The new web video from the campaign focuses on another company bought up by Bain: Ampad. Bain bought the paper company and shut down one of its plants in Indiana, costing it 250 jobs.

Overall, the ad says, the company shed 1,500 jobs while Romney and his investors made millions off of it.

The campaign is also holding a conference call with a former Ampad employee this morning.

Obama’s cash advantage gro ws: Romney’s campaign had less than $10 million cash on hand at the end of April — less than one-twelfth the amount Obama’s campaign had.

The federal campaign finance reports due Sunday expound on the numbers reported by the campaigns themselves last week.

Romney’s campaign said it had raised $40 million total for the month, split between different entities. His campaign, though, raised just $11.7 million of it and has just $9.2 million on hand after a tough primary season (Romney was pretty clearly the presumptive nominee for most or all of April).

Obama, meanwhile, raised $25.7 million for his campaign and had $115 million cash on hand at the end of the month. Obama raised a total of $43.6 million for his campaign and the Democratic National Committee.

Republicans pick Rodney Davis for Johnson seat: GOP leaders in Illinois on Saturday picked Rodney Davis, a former aide to Rep. John Shimkus (R-Ill.), as their nominee for retiring Rep. Tim Johnson’s (R-Ill.) seat.

Johnson announced his retirement after the March primary, leaving local party activists to pick their nominee.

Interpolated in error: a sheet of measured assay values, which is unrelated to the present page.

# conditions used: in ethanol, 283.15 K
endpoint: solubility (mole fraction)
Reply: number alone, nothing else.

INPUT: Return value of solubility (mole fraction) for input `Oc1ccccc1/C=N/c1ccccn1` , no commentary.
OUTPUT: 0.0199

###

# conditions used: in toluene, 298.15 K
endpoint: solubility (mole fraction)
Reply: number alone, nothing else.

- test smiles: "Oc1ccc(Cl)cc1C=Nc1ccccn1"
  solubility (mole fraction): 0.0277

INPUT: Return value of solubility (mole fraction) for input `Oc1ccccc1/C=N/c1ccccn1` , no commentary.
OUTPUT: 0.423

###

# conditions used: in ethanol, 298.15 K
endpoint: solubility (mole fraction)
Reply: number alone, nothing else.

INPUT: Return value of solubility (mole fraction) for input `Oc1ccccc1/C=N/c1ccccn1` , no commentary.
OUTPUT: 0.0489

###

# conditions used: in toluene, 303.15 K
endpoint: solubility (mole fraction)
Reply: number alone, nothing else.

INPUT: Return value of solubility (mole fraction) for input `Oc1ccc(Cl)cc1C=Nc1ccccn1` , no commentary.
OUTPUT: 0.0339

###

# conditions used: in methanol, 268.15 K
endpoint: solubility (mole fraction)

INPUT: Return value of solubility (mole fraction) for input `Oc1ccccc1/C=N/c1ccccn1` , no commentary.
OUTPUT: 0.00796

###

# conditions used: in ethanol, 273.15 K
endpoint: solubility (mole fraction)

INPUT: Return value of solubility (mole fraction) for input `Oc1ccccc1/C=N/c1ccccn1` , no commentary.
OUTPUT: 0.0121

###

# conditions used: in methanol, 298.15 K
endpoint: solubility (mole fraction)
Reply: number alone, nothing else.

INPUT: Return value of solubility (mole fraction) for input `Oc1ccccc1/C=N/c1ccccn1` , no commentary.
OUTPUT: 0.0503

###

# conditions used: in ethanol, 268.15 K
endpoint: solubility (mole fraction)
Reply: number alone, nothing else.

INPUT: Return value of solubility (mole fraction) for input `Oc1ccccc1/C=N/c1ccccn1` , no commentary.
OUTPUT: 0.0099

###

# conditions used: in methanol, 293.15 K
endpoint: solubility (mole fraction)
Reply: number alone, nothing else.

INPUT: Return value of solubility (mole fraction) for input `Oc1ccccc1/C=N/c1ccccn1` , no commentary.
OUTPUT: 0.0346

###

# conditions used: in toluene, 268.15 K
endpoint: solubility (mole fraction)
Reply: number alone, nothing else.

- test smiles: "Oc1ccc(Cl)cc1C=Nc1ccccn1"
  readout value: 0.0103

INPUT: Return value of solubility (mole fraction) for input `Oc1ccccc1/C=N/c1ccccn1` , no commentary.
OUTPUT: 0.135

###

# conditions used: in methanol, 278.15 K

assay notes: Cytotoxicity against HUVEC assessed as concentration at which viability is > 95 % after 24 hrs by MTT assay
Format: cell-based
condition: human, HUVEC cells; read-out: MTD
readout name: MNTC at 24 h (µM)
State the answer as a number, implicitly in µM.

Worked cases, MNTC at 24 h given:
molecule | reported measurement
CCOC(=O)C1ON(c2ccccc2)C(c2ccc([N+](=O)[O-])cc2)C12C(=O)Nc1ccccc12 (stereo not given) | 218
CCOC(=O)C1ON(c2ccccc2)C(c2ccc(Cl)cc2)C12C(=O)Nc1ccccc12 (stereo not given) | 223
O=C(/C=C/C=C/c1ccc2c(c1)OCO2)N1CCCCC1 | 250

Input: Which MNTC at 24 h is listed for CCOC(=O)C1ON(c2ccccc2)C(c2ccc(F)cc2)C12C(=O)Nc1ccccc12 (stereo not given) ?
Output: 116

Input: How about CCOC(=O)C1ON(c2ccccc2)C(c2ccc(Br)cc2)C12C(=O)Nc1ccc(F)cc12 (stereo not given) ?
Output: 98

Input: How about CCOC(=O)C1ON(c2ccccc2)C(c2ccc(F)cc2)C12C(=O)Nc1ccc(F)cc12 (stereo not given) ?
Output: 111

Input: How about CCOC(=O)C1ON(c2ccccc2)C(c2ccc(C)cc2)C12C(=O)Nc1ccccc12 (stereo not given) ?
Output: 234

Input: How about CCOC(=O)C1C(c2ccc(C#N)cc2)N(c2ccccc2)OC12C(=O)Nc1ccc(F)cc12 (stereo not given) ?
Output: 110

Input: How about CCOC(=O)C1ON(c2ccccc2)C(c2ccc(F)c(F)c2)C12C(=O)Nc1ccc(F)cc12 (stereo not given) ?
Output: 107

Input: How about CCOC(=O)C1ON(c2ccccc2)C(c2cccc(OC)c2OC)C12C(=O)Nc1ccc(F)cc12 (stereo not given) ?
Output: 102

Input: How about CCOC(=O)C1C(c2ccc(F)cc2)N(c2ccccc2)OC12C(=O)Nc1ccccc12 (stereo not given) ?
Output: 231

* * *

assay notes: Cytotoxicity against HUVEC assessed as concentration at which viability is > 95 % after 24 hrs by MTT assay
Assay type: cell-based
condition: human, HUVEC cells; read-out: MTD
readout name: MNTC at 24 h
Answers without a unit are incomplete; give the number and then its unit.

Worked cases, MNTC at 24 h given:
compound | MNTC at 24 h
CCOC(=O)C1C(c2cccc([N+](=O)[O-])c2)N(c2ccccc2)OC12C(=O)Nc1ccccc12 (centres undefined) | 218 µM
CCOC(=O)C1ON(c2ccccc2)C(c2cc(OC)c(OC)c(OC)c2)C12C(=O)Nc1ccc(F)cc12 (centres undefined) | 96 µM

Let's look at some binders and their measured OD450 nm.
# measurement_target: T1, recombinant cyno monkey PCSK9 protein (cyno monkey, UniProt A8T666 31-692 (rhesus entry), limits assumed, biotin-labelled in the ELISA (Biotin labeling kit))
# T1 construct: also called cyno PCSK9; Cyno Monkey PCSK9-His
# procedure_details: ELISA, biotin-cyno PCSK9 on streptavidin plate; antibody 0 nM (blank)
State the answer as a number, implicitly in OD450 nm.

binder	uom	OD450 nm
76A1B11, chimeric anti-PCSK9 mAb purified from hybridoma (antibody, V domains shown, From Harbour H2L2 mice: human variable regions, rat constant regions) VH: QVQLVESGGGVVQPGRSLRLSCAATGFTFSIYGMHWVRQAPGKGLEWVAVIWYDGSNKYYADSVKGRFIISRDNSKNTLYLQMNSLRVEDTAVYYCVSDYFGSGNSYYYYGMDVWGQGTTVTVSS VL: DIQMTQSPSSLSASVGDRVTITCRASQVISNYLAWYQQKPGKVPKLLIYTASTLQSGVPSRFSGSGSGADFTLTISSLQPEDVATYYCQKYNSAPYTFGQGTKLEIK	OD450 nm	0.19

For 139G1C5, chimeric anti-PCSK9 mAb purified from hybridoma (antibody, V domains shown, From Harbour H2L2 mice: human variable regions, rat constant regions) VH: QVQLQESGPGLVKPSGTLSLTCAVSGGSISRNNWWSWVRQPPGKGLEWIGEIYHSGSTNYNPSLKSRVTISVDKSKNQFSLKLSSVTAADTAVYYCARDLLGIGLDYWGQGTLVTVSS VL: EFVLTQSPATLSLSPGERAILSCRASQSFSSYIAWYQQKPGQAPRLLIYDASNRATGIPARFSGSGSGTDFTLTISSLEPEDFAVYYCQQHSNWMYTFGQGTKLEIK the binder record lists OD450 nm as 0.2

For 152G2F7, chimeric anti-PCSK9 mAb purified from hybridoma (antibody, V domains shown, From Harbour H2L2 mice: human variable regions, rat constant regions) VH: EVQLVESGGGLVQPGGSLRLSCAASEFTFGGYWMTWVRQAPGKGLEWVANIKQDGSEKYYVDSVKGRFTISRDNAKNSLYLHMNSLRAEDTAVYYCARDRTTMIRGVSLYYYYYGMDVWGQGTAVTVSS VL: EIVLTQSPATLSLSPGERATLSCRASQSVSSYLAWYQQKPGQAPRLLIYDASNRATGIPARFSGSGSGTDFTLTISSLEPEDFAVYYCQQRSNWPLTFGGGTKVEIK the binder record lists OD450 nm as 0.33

Davis beat out former Johnson chief of staff Jerry Clarke, former Miss America winner Erika Harold and businesswoman Kathy Wassink.

Davis will face Democratic physician David Gill in November in a newly drawn swing district.


The Hill reports that Bain employees have given more money to Democrats than Republicans.

Sen. Marco Rubio (R-Fla.) lays into Obama in a speech in South Carolina, calling him one of the most “divisive” and “destructive” figures in American history.

Senate Minority Leader Mitch McConnell (R-Ky.) and House Speaker John Boehner (R-Ohio) keep talking tough on the debt limit.

Minnesota is the latest state where Ron Paul supporters have taken over the delegate process.

A new poll in Tennessee shows Obama nipping at Romney’s heels. The two are virtually tied in the Vanderbilt University poll.

Leading New York City mayoral candidate Christine Quinn gets married in one of the most high-profile gay weddings ever.

The NAACP has endorsed gay marriage.

Texas Lt. Gov. David Dewhurst (R) has now spent $8 million of his own money on his Senate campaign.

Meanwhile, Sarah Palin records a call for Dewhurst’s opponent, Ted Cruz.

Linda McMahon wins the Connecticut Republican Party’s Senate endorsement, but former congressman Chris Shays wins enough of the vote to qualify for the primary ballot.


How the Rothman vs. Pascrell congressional race destroyed a friendship and rattled a party” — Matt Friedman, The Star-Ledger

Playing with fire” — The Chicago Tribune

Mitt Romney’s foreign policy moment” — Maggie Haberman, Politico

The missing issue in the presidential campaign” — Dan Balz, Washington Post

Romney’s Faith, Silent but Deep” — Jodi Kantor, New York Times

Michelle Obama’s campaign strategy: Steering clear of the hot issues” — Krissah Thompson, Washington Post